The chapter provides a chance to explore the different definitions of intercultural competence as well as the various models and theoretical perspectives that relate to this work. Many of us know or already use the iceberg concept of culture in intercultural education work. Deardorff offers this model as an example of a way in which we can explain culture, but not necessarily the best way to develop intercultural competence. As Deardorff notes, focusing on only the ‘tip of the iceberg’ – or those elements of culture that are more easily seen or accessible, such as festivals, food, music, or dance only offer a brief glimpse into specific cultures, and perhaps close the door to opportunities for more enriching dialogue (p. 130). The best opportunities to learn from others about their stories and perspectives, Deardorff cites, are often found in more informal settings (p. 131). However, recognizing the different myths and misconceptions at the beginning of the chapter, we must challenge ourselves as student affairs professionals to not just assume that creating the space for this dialogue automatically assumes that the ‘magic’ will happen. Utilizing the models presented in the chapter (p. 134) in order to understand how intercultural competence develops from a process-based perspective is critical in developing programs, services, and opportunities for students to engage around these topics.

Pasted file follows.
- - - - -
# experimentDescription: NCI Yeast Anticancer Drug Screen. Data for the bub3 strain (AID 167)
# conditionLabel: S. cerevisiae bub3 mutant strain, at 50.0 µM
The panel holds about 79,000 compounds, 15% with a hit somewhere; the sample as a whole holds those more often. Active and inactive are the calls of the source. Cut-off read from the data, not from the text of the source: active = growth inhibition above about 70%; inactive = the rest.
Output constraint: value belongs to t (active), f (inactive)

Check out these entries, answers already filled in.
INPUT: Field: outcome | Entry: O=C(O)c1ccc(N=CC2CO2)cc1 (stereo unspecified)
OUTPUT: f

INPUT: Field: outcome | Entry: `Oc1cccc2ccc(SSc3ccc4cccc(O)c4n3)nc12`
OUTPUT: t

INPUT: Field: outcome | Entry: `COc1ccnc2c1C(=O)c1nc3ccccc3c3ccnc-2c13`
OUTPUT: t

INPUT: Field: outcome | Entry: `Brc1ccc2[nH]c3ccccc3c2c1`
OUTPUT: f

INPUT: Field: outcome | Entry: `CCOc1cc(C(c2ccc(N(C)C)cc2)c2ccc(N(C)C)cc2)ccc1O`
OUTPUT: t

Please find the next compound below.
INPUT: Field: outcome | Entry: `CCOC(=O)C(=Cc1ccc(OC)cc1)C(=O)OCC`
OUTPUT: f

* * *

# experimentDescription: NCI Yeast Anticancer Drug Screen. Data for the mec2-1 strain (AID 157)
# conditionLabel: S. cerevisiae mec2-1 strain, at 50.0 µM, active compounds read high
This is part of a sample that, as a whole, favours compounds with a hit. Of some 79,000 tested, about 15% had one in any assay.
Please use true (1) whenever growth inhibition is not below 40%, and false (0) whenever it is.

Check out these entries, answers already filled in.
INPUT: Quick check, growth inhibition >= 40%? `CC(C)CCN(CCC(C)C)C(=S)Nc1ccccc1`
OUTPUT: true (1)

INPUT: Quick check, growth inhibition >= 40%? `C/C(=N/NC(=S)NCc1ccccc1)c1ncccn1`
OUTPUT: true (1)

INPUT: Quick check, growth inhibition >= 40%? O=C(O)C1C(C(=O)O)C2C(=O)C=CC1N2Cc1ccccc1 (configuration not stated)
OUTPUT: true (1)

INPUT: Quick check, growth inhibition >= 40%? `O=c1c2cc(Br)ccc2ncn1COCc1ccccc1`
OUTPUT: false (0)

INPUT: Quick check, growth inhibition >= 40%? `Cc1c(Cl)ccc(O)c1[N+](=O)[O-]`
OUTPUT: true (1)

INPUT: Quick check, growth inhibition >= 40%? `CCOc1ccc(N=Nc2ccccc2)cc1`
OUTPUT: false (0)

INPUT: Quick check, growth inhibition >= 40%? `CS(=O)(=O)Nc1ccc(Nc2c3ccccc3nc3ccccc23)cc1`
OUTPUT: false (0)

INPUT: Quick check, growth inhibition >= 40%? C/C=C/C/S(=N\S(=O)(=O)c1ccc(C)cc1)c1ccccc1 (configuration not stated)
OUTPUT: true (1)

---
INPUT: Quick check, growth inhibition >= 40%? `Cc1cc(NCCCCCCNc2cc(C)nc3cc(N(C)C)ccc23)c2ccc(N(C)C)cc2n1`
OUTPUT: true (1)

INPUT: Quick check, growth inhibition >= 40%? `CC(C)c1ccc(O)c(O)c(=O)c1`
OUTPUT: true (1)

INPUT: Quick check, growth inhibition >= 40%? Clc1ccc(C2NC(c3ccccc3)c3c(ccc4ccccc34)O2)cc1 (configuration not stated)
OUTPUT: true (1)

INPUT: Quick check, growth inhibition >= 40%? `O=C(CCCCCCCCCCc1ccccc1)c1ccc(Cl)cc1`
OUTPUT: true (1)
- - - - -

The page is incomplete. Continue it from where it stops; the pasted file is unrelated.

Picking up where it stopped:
The process model of intercultural competence (p. 134) by Deardorff provides a way for us to visualize the way in which we all can develop intercultural competency skills. There different areas of focus that ultimately seek to create positive internal and external outcomes as interculturally competent people. You can see below the ways in which our attitudes and knowledge affect the desired internal and external outcomes. You also are likely able to see areas in which student affairs professionals can impact learning in these different areas to allow students the chance to explore their own attitudes and further develop intercultural knowledge.

  • Attitudes: developing respect (valuing other cultures), openness (withholding judgment), and curiosity & discovery (tolerating ambiguity)

  • Knowledge: cultural self-awareness, deep cultural knowledge, other world views, sociolinguistic awareness; being able to listen, observe, and evaluate; being able to analyze, interpret, and relate

  • Desired Internal Outcomes: Informed frame of reference shift to create adaptability, flexibility, ethnorelative view, empathy skills

  • Desired External outcomes: Effective and appropriate communication and behavior in an intercultural situation

Adapted from Figure 7.2 on page 134 (Deardorff, 2016).